“I see. But that’s a strange dress for a wedding.”

“Well, my granny was quite a rebel. There was no way she was going to wear a boring virginal white on the most important day of her life.”

“She must have been quite a spitfire. Not unlike somebody I …” Akshay narrowed his eyes as he looked at her.

Melanie was smiling again. One of her upper teeth stood a little behind the rest, making her smile a little lopsided. But far from detracting from her beauty, it added a coquetry to her smile that Akshay found extremely hard to resist.

The microphones announced that the next race was about to begin.

“Have you placed any bets?” Akshay asked.

“Yes. Twenty bucks on Number 17—Shadowdancer.” Then pulling Akshay to his feet, she said: “Let’s go and watch the race.”

Akshay watched the horses racing round the track. Living on the fast track, his life too had become an endless race. It started with monotonous regularity at six in the morning when the alarm went off. He would take a quick shower, gulp down a hot cup of tea, and gobble a bowl of muesli, which tasted like sawdust, while catching the headline news. He would then dart off to take the tube. Then hasten to his desk to check the mail, then rush from one meeting to another, then another dash to take the tube back home … gallop, gallop, gallop, with no end to the race in sight.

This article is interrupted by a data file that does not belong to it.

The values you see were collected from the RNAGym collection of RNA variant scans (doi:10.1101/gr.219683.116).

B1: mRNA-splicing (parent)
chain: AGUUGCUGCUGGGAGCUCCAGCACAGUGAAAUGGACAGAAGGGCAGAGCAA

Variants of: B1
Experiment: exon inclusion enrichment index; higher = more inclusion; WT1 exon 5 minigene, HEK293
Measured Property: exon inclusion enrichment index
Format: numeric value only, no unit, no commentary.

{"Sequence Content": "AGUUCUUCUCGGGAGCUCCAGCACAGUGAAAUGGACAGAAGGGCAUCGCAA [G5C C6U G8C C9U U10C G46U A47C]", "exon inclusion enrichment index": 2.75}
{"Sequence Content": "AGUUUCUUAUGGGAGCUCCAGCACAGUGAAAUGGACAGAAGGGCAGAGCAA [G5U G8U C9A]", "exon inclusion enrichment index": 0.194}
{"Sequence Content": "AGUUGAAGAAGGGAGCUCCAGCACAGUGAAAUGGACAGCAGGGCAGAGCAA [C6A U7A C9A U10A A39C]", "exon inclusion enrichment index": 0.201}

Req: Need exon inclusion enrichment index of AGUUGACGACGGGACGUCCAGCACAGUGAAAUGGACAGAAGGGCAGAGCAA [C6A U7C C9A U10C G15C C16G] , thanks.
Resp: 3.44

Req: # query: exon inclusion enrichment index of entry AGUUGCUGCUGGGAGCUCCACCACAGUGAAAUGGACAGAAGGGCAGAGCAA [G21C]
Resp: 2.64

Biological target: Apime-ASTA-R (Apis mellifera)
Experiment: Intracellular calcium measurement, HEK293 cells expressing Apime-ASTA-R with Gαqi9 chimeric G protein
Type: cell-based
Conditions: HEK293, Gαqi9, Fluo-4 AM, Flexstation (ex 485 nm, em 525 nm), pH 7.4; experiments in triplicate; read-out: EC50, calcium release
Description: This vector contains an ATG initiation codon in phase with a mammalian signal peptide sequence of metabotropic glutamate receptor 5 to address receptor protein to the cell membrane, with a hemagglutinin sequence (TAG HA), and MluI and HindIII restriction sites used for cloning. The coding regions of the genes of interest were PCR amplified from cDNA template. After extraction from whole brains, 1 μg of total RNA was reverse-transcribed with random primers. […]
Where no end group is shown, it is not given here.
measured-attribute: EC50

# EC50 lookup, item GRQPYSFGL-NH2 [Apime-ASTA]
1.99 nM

A yelp of joy from Melanie brought Akshay back to the races. “My horse is winning. My beautiful Shadowdancer is winning,” she clapped her hands with glee.

Indeed, Number 17, Shadowdancer, had left the other horses far behind. Just like he had. At first it had been a necessity. His first child Chirag had been born just a year after his wedding. Consequently, the burden of taking care of a family had fallen on him early in life. Later, what had begun, as a need, had become a passion. Long hours, hard work, and playing the right cards at the right time had earned him rich dividends.

Initially, each promotion, each milestone reached had filled him with immense joy and a sense of achievement and fulfillment. But now that he had reached the top, he was bored. He was running out of challenges.